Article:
We build genetically encoded fluorescent sensors that enable neuroscientists to measure processes in living systems.
Currently we are involved in a large, international collaboration to build the next generation of fluorescent voltage sensors. http://www.fpsensor.net
We are also actively collaborating with Montana Molecular, a private biotech company here in Bozeman to create a new series of fluorescent probes for high throughput screens http://www.montanamolecular.com/
We collaborate with the Rebane lab in physics to create the next generation of fluorescent proteins for 2 photon imaging applications. http://www.physics.montana.edu/faculty/rebane/grouphome.htm
Our research group is small, fun, and dedicated to trying things in the lab other people wouldn't.
Sheridan, D. L., and Hughes, T. E. (2004). A faster way to make GFP-based biosensors: two new transposons for creating multicolored libraries of fluorescent fusion proteins. BMC Biotechnology 4, 1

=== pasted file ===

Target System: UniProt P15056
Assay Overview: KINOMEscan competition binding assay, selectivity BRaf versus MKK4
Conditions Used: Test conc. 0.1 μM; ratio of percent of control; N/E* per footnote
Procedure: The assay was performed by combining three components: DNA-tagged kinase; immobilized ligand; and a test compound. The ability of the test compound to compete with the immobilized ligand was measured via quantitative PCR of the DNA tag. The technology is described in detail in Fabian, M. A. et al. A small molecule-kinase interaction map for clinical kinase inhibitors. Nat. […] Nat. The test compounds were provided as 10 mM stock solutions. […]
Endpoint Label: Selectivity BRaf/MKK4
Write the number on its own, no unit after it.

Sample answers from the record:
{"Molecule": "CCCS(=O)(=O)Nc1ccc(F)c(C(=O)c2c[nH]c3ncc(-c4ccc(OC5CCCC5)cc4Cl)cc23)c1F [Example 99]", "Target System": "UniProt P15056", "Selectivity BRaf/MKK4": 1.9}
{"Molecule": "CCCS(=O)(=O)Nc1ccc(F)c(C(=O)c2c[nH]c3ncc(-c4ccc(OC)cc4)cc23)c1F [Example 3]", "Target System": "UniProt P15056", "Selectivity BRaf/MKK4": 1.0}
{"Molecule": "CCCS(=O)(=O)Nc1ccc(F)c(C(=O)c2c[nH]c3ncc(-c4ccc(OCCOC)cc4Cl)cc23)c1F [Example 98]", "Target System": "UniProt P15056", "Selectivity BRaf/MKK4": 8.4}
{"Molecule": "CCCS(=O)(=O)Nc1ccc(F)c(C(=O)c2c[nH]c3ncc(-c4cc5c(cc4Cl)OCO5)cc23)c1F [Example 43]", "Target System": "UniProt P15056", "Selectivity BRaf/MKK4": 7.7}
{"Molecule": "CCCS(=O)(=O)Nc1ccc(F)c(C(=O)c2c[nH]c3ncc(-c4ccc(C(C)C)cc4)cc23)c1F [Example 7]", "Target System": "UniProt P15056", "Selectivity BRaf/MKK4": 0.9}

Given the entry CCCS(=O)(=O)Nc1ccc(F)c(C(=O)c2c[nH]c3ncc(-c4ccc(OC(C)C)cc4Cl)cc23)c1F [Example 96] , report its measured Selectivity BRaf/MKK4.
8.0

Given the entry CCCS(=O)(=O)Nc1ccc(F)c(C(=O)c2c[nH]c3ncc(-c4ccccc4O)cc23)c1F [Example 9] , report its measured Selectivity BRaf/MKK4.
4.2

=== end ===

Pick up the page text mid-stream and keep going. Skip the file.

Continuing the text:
Boyd, C., Hughes, T., Pypaert, M. and Novick, P. (2004) Vesicles carry most exocyst subunits to exocytic sites marked by the remaining two subunits, Sec3p and Exo70p. J. Cell. Biol. 167, 889-901.
Giraldez, T., Hughes, T.E., Sigworth, F.J. (2005) Generation of functional fluorescent BK channels by random insertion of GFP variants. Journal of General Physiology. 126, 429-438.
T. Rex, J. A. Peet, E.M. Surace, P. D. Calvert, S. S. Nikonov, A. L. Lyubarsky, E. Bendo, T. Hughes, E.N. Pugh, Jr., and J. Bennett. (2005). The distribution, concentration, and toxicity of EGFP in retinal cells after genomic or somatic (virus-mediated) gene transfer. Molecular Vision 11, 1236-45.
Drobizhev, M., Makarov, N.S., Hughes, T., and Rebane, A. (2007). Resonance enhancement of two-photon absorption in fluorescent proteins. J Phys Chem B 111, 14051-14054.